Drs. Eddie L. Hyatt and Susan C. Hyatt write:--- One of the most complete Greek lexicons, Liddell, Scott, Jones and McKenzie, lists various meanings for “kephale”, but it does not list “authority over”, “ruler”, “boss” or anything similar as a definition.

Berkeley and Alvera Mickelsen, in their study of headship in the Septuagint (Greek translation of the Hebrew Scriptures) discovered that when the Hebrew word “rosh” (“head”) was used figuratively to mean “source” or “beginning”, the translators used the Greek word “kephale”. However, when “rosh” was used figuratively to mean “ruler” or “boss” (e.g., the head of the tribe of Judah), the translators used the Greek word “archon”, meaning “ruler”.

================

1 Tim. 2:8 - 3:15

* * * * *
This seems like a reasonable explanation.

Commentary by Don Rousu
“Let a woman learn in silence with all submission. And I do not permit a woman to teach or to have authority over a man, but to be in silence. For Adam was formed first, then Eve. And Adam was not deceived, but the woman being deceived, fell into transgression (1 Timothy 2:11-14 NKJV).

"The translation hinges on the Greek verb, authentein. The problem is that this verb is found nowhere else in the Bible. From years of studying biblical languages, I know that translators learn the meaning of a word by studying it in other Bible passages. Where there are no other Bible passages, they must look in comparative literature of the same time period. Although most translators of 1 Timothy have interpreted authentein to mean 'to usurp authority' over a man, or 'to have authority' over a man, such a translation violates both the context of Paul's writing and the first century usage of the word in other literature.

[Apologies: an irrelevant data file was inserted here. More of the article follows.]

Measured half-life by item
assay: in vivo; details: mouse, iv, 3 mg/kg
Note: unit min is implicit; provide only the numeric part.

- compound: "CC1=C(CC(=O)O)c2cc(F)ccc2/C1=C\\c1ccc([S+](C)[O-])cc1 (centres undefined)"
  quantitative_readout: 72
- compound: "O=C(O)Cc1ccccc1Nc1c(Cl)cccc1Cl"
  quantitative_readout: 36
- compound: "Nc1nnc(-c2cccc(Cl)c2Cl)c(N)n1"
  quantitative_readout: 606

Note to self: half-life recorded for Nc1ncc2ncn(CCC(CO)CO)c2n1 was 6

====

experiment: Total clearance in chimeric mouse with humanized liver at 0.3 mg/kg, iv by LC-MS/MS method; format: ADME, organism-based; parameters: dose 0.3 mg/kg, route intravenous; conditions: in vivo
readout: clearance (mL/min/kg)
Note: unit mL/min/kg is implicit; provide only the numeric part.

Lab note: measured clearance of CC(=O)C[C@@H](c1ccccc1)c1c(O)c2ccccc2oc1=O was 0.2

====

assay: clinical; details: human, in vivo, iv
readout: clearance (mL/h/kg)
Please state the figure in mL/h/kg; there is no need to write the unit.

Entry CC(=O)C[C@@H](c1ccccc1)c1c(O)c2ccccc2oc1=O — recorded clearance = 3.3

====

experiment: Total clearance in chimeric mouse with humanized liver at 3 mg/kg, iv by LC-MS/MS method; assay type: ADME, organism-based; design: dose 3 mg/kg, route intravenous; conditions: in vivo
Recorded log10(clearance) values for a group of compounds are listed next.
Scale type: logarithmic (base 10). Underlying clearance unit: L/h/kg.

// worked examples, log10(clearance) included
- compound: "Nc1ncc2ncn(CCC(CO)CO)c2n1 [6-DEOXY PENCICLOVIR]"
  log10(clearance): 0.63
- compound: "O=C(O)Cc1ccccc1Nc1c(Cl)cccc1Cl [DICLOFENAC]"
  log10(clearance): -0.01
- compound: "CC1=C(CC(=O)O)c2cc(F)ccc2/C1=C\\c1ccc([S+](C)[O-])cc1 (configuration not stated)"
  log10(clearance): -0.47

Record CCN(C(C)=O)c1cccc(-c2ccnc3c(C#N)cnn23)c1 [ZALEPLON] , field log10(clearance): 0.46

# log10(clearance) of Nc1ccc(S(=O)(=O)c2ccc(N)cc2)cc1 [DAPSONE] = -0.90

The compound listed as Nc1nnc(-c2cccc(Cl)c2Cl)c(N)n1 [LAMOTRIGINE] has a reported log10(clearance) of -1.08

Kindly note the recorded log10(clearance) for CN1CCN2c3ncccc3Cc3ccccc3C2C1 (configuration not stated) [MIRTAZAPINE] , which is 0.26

"Around the time the New Testament was written, the most common meaning of authentein was 'to be, or claim to be the author or the originator of something.' To underscore the point with a pun, this appears to be the authentic translation of authentein, the crucial verb of 1 Tim. 2:12.

"Not only have translators overlooked the prevailing meaning of the word authentein at the time the New Testament was written, but they also seem to have missed the cultural context in which Paul wrote his letter to Timothy.

"Timothy was in Ephesus. Ephesus was the world center of paganism governed spiritually by the female deity Artemis, whom the Romans called Diana. The cult of Artemis taught the superiority of the female and advocated female domination of the male. It espoused a doctrine of feminine procreation teaching that this goddess was able to bring forth offspring without male involvement. The cult was characterized by sexual perversion, fertility rites, endless myths, and elaborate genealogies traced through female rather than male bloodlines.

"Also present in Ephesus was a contingent of Jewish Gnostics who represented the first century's equivalent of the New Age movement. The Greek word for 'Gnostic' is gnosis meaning 'knowledge.' Gnostics acknowledged spirit guides and combined the teachings of Artemis with the teachings of the Old Testament story of Adam and Eve.

"In the most prevalent Gnostic version of the story, Eve was the 'illuminator' of mankind because she was the first to receive 'true knowledge' from the Serpent, whom Gnostics saw as the 'savior' and revealer of truth. Gnostics believed that Eve taught this new revelation to Adam, and being the mother of all, was the progenitor of the human race. Adam, they said, was Eve's son rather than her husband. This belief reflected the Gnostic doctrine that a female deity could bring forth children without male involvement.

In light of the authentic meaning of the word authentein and of the social context within which Paul wrote his letters to Timothy, let me offer what I believe is an appropriate rendering of the text in 1 Timothy. I believe Paul is saying, 'I am not allowing (present tense for that situation) a woman to teach or to proclaim herself the originator of man.' Do you see how this translation offsets false doctrine?